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It was International Day of Tolerance two days ago and it took me a long while to bring my blood pressure back to normal by taking deep breaths and meditation.

I read somewhere that when something agitates you, one should take a deep breath, hold your breath, count to 10, and then exhale, and do that a couple of times.

If that fails, sit cross-legged on your bed, close your eyes, and imagine you are swimming in an infinity pool, but one should be careful not to fall out into the gorge or from a residential tower or wherever you are imagining the pool is.

I believe this Day was initiated in 1995 to commemorate the birth anniversary of Gandhi, the international icon and ultimate human of non-violence.


The world is a stressful place as it is, and then Unesco goes and creates a Day of Tolerance.

Unesco happens to be an UN agency that is responsible for “bringing about peace, social justice and promoting human rights through international cooperation in education, science and culture”.

If I was working for such an agency in these particularly bleak times, I too would not know what to do and how to spend my time from nine to five and would come up such a thing as this Day.

The logo for the Day is a paper cut-out of people of various shades and colour standing in a circle and joyfully (hopefully) holding hands, or it could be hands of various colours, in a circle.

I believe this Day was initiated in 1995 to commemorate the birth anniversary of Gandhi, the international icon and ultimate human of non-violence.

Do not laugh, but it is hoped that countries around the globe will bring about “laws for equality and basic human rights for the promotion of tolerance and non-violence”.

It is going to be a tough call because people today believe they are right, no matter if they are wrong. Take for instance politicians and heads of government who believe they have the people’s mandate to do whatever they wish, when in fact it is the opposite.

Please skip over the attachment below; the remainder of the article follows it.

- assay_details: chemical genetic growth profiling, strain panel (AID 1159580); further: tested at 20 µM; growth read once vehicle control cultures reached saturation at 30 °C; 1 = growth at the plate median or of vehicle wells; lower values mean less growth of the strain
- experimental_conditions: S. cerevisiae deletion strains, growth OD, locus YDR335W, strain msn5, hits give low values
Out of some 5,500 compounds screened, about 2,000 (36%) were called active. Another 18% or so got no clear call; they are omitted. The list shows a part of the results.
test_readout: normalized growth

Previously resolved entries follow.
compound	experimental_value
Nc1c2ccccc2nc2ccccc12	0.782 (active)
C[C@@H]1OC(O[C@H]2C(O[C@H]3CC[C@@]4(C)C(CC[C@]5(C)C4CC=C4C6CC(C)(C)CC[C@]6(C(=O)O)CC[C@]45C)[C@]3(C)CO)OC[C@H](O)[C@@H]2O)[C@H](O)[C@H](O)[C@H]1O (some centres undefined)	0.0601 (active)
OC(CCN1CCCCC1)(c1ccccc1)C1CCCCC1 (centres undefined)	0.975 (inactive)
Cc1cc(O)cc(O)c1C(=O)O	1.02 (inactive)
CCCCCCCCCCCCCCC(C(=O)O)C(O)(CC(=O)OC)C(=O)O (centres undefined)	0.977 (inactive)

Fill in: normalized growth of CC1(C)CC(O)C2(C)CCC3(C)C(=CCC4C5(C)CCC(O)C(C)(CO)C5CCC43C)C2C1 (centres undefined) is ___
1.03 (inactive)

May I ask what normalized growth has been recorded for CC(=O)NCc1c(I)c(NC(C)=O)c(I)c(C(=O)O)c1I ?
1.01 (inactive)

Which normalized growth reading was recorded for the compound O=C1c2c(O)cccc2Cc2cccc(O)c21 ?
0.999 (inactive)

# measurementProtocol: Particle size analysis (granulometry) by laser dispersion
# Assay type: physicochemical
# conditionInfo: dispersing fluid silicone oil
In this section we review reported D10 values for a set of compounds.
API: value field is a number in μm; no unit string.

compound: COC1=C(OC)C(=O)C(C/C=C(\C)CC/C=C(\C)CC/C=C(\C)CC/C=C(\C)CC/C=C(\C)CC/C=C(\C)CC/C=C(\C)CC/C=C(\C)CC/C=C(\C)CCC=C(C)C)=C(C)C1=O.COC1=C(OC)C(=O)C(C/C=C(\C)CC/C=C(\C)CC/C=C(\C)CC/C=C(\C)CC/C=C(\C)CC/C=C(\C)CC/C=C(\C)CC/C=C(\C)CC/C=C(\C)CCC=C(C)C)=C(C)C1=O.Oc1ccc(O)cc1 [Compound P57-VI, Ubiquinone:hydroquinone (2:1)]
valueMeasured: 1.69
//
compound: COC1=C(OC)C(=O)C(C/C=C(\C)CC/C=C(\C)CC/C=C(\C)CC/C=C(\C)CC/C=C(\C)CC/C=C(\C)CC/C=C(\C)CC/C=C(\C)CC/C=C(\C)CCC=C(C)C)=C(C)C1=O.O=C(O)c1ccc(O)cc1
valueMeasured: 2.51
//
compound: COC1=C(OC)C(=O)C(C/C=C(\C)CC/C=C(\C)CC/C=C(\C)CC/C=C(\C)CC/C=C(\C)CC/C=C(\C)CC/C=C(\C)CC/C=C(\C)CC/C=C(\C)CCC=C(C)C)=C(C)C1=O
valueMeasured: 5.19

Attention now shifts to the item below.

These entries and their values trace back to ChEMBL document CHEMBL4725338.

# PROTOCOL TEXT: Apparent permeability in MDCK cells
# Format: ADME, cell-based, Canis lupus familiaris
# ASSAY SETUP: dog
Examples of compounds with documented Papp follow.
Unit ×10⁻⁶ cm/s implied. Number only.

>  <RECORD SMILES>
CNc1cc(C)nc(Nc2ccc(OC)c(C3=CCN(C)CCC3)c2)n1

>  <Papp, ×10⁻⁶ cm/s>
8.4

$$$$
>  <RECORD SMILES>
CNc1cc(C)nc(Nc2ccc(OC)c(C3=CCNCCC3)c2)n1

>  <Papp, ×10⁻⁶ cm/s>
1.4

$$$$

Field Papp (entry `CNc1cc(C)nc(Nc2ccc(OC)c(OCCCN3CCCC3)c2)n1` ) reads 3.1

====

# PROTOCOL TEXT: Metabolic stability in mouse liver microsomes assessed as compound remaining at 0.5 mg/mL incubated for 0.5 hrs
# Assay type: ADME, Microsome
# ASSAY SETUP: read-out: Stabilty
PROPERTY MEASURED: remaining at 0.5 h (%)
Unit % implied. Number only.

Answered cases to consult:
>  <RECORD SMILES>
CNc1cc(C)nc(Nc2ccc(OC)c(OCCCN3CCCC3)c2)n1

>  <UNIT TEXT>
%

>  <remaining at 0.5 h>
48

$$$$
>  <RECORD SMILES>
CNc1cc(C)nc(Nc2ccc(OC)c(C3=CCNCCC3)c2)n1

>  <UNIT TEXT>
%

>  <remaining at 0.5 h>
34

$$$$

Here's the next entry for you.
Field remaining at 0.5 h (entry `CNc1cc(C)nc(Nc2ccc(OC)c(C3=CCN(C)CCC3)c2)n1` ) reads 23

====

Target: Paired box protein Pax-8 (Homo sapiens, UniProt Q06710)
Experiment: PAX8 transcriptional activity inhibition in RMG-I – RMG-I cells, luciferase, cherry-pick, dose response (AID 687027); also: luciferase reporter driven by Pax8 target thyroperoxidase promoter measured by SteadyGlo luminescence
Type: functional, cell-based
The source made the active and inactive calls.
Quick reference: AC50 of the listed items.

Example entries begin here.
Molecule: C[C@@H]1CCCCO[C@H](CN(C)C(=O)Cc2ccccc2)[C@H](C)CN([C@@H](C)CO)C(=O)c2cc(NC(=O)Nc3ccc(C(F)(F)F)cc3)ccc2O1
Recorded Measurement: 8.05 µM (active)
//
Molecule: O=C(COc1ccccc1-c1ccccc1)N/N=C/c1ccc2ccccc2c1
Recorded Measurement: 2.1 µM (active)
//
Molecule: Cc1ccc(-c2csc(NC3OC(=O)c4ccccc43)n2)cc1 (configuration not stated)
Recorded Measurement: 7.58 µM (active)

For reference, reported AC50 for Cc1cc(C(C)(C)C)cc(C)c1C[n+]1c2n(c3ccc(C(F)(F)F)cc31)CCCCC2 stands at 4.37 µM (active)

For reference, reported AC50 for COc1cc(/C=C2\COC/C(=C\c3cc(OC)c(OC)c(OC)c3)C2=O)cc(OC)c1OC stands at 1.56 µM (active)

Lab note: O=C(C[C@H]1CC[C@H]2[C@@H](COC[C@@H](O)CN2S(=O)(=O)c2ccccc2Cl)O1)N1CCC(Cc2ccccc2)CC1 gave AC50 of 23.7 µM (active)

Gross National Happiness

Earlier this year, one Indian state decided that it should cheer people up and planned to set up a Ministry of Happiness. Instead of measuring the Gross Domestic Product, it invented another index called the Gross National Happiness that would measure the well-being of people in terms of culture, governance, health, spirituality, balanced use of time and harmony with the environment.

There was a picture with that news and it showed people jumping up in the air, maybe to denote that people are finally jumping with joy.

I am not sure what happened after the plan was announced. Maybe they could not find a happy-looking minister or a smiling bureaucrat to head it.

It is said that as one grows older, one becomes saner, wiser and more relaxed, and have a silly smile on your face all the time, believing that all is right with the world.

For many oldies the day would usually start with reading the newspaper and getting all upset about the state of affairs in the country and the world. In the earlier times the public had no say in the matter on how the politicians and the municipal officers were running things.

more off the cuff

Editors would allow only some sort of a participation and discourse through a platform called, Letters to the Editor, where you could vent and fume, but usually after a couple of weeks later after the event that irritated you, had occurred.

Today, my day starts with getting blue in the face after reading people’s thoughts and abuses on the so-called Social Media.

Anyway, on the Day of Tolerance one is supposed to listen to your neighbours who have different viewpoints and read about different cultures and nationalities.

— Mahmood Saberi is a storyteller and blogger based in Bengaluru, India. Twitter: @mahmood_saberi